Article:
Ms. Plater–Zyberk suggested that the wording of the recommendation be revised to suggest possible elimination of the problematic lighting at the trees and the entry court, rather than merely reducing the brightness; Ms. Balmori supported this modification. Mr. Luebke suggested revised wording that would provide flexibility, noting that some lighting may be necessary for accessibility; he summarized the overall intent that the lighting should focus attention on the central features of the memorial.
Dr. Ed Jackson Jr., executive architect of the memorial's sponsoring foundation, responded to the comments. He said that, following the discussion at the staff's site inspection, the project team studied the staff recommendations and is generally able to achieve the requested changes. For example, lighting at the planters will be reduced by 75 to 80 percent using a filter, while continuing to provide ambient light for pedestrians in this area. He said that eliminating the direct light and shadow lines on the inner faces of the Mountain of Despair is more difficult; he offered to work further on addressing this concern but said that the adjustments might introduce new problems. Chairman Powell acknowledged the effort to respond to the Commission's concerns. (The Commission's action on this project was included in the subsequent approval of Appendix I, agenda item II.A.)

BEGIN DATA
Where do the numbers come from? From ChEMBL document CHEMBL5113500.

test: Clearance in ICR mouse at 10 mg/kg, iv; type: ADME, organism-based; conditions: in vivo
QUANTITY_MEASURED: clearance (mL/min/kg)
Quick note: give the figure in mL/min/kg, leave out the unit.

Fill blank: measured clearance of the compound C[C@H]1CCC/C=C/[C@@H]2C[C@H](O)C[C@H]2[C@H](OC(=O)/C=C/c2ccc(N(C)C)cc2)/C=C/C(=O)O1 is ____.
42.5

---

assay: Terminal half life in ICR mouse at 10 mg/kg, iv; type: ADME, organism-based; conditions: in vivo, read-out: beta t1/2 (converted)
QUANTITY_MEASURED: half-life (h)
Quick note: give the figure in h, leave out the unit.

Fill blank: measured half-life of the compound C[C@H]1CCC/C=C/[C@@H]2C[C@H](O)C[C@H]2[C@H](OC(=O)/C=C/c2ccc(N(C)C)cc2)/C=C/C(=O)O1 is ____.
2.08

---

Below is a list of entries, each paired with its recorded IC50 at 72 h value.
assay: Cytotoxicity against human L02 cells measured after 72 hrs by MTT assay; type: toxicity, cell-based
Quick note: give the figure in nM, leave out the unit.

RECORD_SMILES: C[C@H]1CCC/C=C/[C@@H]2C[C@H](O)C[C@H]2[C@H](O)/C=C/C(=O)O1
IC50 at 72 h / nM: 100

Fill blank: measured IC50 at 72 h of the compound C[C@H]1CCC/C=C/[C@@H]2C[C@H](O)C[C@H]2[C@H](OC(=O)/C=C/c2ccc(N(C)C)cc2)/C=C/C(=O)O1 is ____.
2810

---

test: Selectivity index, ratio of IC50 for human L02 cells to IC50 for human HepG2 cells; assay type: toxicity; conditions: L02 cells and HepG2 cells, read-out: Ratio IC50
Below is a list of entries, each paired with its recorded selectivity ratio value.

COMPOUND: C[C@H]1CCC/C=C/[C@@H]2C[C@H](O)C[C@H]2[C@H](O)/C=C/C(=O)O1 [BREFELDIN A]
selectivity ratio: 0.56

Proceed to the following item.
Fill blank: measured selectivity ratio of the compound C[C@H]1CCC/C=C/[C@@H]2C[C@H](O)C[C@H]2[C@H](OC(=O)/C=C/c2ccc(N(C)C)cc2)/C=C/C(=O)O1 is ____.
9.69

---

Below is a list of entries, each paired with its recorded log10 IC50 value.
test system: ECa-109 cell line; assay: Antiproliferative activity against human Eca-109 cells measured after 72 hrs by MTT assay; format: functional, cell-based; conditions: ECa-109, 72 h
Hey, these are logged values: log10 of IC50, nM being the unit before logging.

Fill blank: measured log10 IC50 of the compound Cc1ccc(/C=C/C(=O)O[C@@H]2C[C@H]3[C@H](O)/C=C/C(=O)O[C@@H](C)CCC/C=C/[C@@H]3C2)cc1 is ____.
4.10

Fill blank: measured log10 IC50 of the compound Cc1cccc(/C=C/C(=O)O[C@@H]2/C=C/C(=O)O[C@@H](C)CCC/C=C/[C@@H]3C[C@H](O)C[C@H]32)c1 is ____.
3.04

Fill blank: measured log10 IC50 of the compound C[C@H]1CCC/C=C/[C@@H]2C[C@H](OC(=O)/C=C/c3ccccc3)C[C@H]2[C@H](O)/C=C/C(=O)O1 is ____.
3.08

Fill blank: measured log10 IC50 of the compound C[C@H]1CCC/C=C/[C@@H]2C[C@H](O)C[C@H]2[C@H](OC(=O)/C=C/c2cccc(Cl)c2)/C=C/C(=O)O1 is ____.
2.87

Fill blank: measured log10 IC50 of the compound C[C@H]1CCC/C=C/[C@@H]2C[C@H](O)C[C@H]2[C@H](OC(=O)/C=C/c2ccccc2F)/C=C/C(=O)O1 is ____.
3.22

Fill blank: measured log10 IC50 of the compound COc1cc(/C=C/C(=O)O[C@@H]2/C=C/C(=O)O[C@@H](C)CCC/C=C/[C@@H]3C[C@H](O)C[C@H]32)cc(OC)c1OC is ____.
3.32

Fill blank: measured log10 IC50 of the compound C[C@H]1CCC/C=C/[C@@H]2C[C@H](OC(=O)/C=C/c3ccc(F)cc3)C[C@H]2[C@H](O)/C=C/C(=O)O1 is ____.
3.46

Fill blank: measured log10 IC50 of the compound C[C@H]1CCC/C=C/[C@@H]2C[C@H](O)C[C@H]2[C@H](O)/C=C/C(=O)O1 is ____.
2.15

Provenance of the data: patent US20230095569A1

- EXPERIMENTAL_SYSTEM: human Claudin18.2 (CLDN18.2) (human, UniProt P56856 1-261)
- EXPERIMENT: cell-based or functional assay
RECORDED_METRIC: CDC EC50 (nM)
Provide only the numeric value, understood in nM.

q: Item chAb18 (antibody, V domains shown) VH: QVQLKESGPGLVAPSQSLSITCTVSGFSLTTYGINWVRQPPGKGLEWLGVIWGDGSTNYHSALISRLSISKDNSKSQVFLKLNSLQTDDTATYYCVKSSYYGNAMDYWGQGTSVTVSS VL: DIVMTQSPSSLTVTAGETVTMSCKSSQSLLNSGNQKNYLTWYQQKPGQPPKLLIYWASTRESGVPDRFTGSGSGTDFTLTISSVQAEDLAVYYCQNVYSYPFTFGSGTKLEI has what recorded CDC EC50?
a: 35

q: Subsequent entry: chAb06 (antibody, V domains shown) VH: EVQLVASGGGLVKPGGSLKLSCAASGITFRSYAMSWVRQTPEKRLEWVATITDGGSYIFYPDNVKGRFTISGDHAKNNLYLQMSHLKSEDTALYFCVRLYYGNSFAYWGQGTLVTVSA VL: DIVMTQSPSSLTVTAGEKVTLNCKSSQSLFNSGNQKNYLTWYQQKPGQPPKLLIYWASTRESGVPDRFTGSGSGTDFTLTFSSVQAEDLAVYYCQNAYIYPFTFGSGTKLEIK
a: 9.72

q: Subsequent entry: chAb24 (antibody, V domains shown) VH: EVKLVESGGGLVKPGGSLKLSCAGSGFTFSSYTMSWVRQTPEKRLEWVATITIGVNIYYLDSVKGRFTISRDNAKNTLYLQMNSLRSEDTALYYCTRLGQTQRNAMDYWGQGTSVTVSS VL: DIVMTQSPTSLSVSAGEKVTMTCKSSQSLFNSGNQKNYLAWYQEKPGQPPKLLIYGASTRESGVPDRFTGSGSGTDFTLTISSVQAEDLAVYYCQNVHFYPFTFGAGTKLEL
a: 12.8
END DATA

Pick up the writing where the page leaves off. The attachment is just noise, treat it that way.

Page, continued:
II. Submissions and Reviews
Mr. Luebke introduced the three appendices for Commission action. Drafts of the appendices had been circulated to the Commission members in advance of the meeting.